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Film Types

Before the birth of digital photography, aerial cameras had to be pre-loaded with a roll of film before a mission could begin. Traditionally, this roll of film would be panchromatic, with colour becoming more common in the last two decades of the 20th century. For specialist survey projects, film sensitive to light reflected at infra-red wavelengths could be used.




Panchromatic film is sensitive to the full spectrum of visible light and renders this in shades of grey. This produces an image which appears realistic to the human eye, although the eye can only differentiate 26 of the 256 shades of grey.





Colour film is sensitive to visible light and renders this in shades of red, green and blue. The human eye can differentiate between millions of shades of colour. Colour film therefore makes it easier for the human eye to differentiate between similar vegetation types, for example, than would be the case with panchromatic film.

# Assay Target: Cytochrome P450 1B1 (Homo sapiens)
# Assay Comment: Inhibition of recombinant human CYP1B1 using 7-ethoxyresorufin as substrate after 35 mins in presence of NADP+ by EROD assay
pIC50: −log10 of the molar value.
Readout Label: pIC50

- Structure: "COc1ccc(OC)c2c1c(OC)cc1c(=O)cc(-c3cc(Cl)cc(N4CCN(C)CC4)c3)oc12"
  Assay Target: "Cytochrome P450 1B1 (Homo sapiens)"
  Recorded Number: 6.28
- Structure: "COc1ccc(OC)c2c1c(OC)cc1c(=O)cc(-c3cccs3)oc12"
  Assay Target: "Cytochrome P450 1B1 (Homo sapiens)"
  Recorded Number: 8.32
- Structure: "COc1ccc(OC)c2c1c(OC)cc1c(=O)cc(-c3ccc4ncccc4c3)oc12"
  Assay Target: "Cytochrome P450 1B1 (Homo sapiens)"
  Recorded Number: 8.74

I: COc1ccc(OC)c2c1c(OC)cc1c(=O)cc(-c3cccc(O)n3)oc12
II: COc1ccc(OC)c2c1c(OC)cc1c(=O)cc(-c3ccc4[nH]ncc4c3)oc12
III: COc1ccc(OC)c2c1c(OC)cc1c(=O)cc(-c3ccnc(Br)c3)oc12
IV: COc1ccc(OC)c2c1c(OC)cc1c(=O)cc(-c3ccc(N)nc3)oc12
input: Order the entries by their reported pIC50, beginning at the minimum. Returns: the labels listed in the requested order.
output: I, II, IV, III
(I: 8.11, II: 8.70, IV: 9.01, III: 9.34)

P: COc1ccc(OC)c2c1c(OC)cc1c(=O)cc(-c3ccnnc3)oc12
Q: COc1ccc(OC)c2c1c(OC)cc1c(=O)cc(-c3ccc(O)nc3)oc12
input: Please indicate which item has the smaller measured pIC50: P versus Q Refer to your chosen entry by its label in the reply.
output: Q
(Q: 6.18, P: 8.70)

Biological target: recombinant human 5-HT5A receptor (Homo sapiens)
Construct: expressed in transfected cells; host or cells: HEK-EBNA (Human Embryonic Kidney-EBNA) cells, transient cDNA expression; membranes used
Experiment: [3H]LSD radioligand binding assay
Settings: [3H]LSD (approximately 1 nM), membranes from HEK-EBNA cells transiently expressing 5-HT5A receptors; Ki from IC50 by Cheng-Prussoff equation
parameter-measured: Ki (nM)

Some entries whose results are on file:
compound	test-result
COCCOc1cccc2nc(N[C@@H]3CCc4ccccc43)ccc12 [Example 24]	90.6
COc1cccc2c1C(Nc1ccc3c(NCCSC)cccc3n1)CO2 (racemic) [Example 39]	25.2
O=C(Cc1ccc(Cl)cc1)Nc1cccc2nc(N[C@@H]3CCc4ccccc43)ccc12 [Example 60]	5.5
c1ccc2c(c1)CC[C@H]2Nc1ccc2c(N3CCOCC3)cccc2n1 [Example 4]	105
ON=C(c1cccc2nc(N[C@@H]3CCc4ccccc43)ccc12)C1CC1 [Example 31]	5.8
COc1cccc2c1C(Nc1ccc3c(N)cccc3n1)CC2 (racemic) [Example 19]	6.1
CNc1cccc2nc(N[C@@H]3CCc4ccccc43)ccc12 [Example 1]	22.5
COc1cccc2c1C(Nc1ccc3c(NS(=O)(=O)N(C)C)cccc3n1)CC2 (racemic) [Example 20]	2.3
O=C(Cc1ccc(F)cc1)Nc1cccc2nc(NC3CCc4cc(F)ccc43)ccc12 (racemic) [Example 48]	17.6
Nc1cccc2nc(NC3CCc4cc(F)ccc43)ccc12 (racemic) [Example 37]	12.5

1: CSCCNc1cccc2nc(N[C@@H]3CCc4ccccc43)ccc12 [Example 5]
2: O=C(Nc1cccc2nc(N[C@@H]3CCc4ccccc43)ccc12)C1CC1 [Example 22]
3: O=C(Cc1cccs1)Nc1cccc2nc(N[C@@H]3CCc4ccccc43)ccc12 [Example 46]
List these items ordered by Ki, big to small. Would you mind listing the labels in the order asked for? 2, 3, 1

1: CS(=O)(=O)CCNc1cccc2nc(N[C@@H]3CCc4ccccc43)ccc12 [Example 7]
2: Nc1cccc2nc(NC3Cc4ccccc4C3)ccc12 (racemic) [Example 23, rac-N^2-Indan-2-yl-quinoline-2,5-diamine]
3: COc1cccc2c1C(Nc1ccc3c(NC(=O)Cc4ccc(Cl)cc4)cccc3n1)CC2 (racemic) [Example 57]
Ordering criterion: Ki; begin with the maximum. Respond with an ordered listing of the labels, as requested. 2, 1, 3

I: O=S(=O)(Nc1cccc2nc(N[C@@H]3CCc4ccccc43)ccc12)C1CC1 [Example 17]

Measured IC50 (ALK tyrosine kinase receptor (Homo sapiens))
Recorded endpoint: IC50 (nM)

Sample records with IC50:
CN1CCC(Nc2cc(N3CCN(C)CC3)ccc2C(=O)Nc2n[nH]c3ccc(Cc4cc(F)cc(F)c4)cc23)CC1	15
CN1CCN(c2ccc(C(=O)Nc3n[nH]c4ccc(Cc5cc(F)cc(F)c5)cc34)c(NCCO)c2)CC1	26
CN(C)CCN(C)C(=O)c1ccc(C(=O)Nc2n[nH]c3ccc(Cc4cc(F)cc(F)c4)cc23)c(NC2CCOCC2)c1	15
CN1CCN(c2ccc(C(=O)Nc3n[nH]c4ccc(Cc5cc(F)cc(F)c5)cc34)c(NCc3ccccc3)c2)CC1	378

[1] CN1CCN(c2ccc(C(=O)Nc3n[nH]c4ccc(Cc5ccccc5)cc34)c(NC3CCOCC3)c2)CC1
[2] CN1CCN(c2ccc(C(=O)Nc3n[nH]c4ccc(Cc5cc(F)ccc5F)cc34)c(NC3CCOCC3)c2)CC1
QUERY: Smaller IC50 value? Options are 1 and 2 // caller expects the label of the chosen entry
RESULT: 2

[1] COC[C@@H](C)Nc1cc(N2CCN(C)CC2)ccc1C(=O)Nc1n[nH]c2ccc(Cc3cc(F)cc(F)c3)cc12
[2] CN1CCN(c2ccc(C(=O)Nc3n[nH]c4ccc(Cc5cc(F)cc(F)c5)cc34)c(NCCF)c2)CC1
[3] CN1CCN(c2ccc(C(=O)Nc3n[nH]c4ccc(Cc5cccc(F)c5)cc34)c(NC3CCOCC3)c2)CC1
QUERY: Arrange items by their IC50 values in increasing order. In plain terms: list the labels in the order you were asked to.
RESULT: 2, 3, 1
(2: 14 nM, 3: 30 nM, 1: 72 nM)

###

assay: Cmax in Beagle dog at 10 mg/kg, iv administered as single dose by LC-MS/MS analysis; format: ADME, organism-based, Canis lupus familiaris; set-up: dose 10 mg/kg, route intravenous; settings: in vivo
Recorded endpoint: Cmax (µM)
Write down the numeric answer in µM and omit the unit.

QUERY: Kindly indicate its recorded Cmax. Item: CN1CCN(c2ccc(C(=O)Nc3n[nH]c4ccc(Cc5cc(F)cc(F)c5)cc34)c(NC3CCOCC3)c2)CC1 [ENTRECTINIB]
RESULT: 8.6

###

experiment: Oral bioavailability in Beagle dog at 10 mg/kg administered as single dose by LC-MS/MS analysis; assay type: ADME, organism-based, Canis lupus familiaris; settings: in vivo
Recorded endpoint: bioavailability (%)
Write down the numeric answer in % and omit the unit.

Infra-red film is sensitive to light in the near-infra-red part of the electromagnetic spectrum, not visible to the human eye. Since the human eye finds it difficult to discriminate between shades of grey or green, colour infra-red film makes vegetation appear red, which the eye can more easily differentiate. This film records the infra-red reflectance of chlorophyll in living plants, so while healthy vegetation reflects more infra-red and appears bright red, unhealthy or dying foliage, with less chlorophyll, appears less red or pink.


Colour infra-red imagery is commonly used for environmental monitoring and crop management. 


False-colour infra-red